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D.C. Circuit Vacates FERC’s Wholesale Demand Response Compensation Rule Because It "Goes Too Far"

by Sohair A. Aguirre
Cadwalader, Wickersham & Taft LLP - Washington Office

Kenneth W. Irvin
Cadwalader, Wickersham & Taft LLP - Washington Office

Gregory K. Lawrence
Cadwalader, Wickersham & Taft LLP - New York Office

Natalie Mitchell
Cadwalader, Wickersham & Taft LLP - Washington Office

June 11, 2014

Previously published on June 2, 2014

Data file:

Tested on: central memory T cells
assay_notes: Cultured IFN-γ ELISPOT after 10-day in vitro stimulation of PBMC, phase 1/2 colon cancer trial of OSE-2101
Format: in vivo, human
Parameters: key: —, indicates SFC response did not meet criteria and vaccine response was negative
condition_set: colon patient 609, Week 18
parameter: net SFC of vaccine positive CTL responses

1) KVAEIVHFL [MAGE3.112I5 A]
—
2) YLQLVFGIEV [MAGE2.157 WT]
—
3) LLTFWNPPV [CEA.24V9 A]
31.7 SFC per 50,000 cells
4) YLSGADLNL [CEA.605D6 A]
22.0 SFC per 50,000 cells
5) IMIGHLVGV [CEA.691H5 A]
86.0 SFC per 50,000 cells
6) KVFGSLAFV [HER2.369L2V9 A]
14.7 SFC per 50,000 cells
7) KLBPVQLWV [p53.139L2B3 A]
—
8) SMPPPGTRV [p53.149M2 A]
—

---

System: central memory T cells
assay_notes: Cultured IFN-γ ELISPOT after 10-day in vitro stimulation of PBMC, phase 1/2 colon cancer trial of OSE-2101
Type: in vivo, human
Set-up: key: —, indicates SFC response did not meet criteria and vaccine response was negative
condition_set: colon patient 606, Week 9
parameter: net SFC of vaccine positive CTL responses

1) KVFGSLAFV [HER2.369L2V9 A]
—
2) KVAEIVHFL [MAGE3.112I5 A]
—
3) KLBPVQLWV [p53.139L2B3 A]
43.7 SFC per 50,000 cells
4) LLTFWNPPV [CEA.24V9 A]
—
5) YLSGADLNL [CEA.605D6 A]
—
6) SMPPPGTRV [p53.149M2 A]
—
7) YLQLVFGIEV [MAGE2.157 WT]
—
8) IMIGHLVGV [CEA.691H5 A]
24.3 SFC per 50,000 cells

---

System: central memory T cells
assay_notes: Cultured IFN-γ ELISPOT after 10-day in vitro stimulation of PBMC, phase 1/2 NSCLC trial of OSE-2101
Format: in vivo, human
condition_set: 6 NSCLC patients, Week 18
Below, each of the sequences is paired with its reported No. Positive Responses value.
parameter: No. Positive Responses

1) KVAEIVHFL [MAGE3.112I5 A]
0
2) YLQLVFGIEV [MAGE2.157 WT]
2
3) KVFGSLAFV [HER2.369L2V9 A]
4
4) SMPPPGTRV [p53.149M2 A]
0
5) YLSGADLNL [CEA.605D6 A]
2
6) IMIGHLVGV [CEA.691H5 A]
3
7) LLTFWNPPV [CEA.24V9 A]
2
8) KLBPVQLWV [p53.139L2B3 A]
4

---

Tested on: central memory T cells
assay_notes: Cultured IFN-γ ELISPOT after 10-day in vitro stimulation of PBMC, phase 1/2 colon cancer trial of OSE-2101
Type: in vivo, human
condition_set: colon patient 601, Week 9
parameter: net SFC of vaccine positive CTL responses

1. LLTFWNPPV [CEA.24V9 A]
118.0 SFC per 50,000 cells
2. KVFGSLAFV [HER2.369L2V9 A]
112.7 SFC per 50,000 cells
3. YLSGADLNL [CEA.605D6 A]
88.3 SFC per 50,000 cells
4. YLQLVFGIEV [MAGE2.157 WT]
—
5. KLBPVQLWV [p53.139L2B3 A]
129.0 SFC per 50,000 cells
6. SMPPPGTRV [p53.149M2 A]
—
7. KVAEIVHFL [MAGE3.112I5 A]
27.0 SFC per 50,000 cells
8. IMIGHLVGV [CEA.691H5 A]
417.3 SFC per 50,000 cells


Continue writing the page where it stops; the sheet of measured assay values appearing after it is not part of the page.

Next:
On May 23, 2014, the U.S. Court of Appeals for the District of Columbia Circuit ("D.C. Circuit"), in a 2-1 decision, vacated in its entirety and remanded Order No. 745 of the Federal Energy Regulatory Commission ("FERC" or the "Commission"). FERC Order No. 745 requires independent system operators and regional transmission organizations ("ISOs/RTOs") to compensate, in certain circumstances, demand response providers at market prices, i.e., locational marginal price ("LMP"). The D.C. Circuit invalidated FERC Order No. 745 on the grounds that, despite congressional policy in the Energy Policy Act of 2005 ("EPAct 2005") to encourage demand response, FERC acted: (1) beyond its jurisdictional authority because Order No. 745 infringed on the exclusive jurisdiction of the states to regulate the retail electricity market unambiguously set in the Federal Power Act ("FPA"); and, alternatively, (2) arbitrarily and capriciously by implementing Order No. 745 without responding to arguments that such compensation would result in "unjust and discriminatory rates".


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